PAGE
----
Before I head out on vacation, here is a reader question that I am sharing for your input.I'm sharing this with permission and I'm obscuring a few details at their request.
Please read and leave a comment below the post. My approval of comments might be a bit slow after Tuesday evening as I start to travel.
I thought I'd get in touch. I have genuinely listened to every podcast you have on your site. They're brilliant, and I'm very grateful for the time you put into making them.
I'm getting in touch because I'm faced with a question I've never heard tackled anywhere. As the most accessible lean expert I know of, I thought I'd come to you.
As a bit of background, I'm an attending physician working in a hospital. I was first exposed to Lean about 4 years ago after a colleague returned from a visit to Virginia Mason, and mentioned it. Since then I've worked my way through lots of reading, podcasts and also implemented small projects within my own team.
I've become the “factory of one”, and personally have a really high amount of face-to-face patient contact, while only working my official hours. I've done the best I can to spread Lean through conversations with other clinicians, making Lego videos to explain the concepts, and we've put some basic lean principles in a new clinic design.
Unfortunately, there's almost no awareness or desire for Lean at a senior level, and I'm now at the stage where I'm frustrated by all the waste I can see, but is invisible to everyone else.
There are about 3 of us (out of a staff of 2000) who are desperate to see a proper lean transformation. My understanding is that we're more doomed to fail without senior executive support to drive it throughout the organization.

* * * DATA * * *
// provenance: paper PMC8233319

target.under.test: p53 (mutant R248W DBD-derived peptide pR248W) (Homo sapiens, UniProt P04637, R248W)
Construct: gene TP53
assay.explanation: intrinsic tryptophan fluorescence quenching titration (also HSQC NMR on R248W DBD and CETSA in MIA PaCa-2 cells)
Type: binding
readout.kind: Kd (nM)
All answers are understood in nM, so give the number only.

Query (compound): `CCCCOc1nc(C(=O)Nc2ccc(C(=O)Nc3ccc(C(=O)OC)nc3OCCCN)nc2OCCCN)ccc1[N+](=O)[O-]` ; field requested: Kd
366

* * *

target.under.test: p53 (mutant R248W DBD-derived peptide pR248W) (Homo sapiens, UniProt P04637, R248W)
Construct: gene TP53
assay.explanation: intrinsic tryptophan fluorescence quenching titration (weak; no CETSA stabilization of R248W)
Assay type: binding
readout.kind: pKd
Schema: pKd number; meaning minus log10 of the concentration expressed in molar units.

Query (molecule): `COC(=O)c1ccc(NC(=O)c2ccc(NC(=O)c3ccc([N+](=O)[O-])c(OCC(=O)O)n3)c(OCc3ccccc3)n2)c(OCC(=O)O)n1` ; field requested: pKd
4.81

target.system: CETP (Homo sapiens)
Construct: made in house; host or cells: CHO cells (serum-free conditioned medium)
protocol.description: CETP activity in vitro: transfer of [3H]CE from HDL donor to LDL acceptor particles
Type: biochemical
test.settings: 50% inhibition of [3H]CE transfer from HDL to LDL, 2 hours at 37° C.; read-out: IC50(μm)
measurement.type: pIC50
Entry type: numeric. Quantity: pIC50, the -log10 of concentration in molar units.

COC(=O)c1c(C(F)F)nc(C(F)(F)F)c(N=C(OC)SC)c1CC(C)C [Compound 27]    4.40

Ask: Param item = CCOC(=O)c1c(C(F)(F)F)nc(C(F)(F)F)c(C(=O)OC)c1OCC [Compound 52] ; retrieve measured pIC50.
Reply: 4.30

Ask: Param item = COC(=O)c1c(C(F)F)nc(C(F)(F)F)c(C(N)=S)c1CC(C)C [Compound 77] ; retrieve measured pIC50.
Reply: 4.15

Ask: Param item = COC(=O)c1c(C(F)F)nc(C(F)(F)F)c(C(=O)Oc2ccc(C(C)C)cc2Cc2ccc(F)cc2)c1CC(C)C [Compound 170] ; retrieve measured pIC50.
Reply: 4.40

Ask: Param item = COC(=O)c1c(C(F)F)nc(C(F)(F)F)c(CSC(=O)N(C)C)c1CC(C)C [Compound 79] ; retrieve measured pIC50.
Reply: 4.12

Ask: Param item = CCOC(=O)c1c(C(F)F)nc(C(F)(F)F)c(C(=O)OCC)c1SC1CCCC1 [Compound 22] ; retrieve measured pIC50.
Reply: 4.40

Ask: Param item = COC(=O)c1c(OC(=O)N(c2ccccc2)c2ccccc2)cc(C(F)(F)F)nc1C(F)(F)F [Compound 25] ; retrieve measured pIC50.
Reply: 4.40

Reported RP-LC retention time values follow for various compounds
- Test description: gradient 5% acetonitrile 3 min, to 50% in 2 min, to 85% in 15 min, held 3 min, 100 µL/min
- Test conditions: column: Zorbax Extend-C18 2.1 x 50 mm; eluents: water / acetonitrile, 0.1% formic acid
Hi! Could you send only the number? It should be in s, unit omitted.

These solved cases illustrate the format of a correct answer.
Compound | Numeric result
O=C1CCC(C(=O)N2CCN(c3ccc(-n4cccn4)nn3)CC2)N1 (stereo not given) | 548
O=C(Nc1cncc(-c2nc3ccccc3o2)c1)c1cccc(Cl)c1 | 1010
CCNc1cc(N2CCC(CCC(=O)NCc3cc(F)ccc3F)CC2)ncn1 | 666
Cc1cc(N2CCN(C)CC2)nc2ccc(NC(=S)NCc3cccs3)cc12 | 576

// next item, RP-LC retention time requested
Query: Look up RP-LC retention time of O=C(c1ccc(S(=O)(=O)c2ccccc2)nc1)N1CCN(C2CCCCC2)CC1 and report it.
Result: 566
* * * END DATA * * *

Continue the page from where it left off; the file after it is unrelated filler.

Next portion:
Which brings me, to my question (sorry it's taken a while). I've been given an hour with our Chief Executive to talk about Quality Improvement. This is my one shot to discuss it with her and I don't want to mess it up. I've got about two weeks to get my plan together.
I didn't know whether you knew of a resource, or some evidence of the best way to go about this?
My intention at the minute is to explain my own path through Lean and the frustration I feel as a clinician. My intention was for her to simply have to decide between “we're not doing it” or “I'll need to know more”. If she chooses the latter then we'll try and set up a three month plan for her and the board to work through.
As someone who has never done this before, my tactics may well be a bit off. If you have anything to offer, I'd be very grateful.
Many thanks, and please keep going with the podcasts. They've been invaluable to my learning.
Thanks for your email. I'd like to be more helpful… to do so more personally and at greater length, but the timing is bad. I'm about to head off on a two week vacation Tuesday night, so I won't have much internet access.
I will (anonymously) share your question on my blog and hopefully there will be good responses from my readers.
It's great that you are taking on this important mission of improving patient care and improving the hospital for everybody involved.
I don't think you can expect to magically convince anybody in one meeting, but here would be my advice:
1) Start by getting agreement and alignment around the question of “what problem are we trying to solve?” first. They might not want to “do Lean” but I'm sure they want to improve.
2) Share some examples from other hospitals that have used Lean to help solve some of those problems (realizing that people might say “our hospital is different than those” for some reason… and that's OK, just let that be something to work through instead of being an excuse).
3) Share your own personal experiences about how Lean has helped you and your patients in that setting. Explain how Lean benefits all stakeholders.
4) Propose some small scale experiments to help continue proving out that Lean is helpful.
5) Share stories and testimonials from hospital CEOs from around the world, such as Dr. John Toussaint and Dr. Gary Kaplan from ThedaCare and Virginia Mason, respectively.
In particular, see Toussaint's new book Management on the Mend and his “roadmap” for improvement.
I hope those initial thoughts will help. Now, I'll turn things over to my trusted readers and the Lean Blog community… please leave a comment and share your thoughts.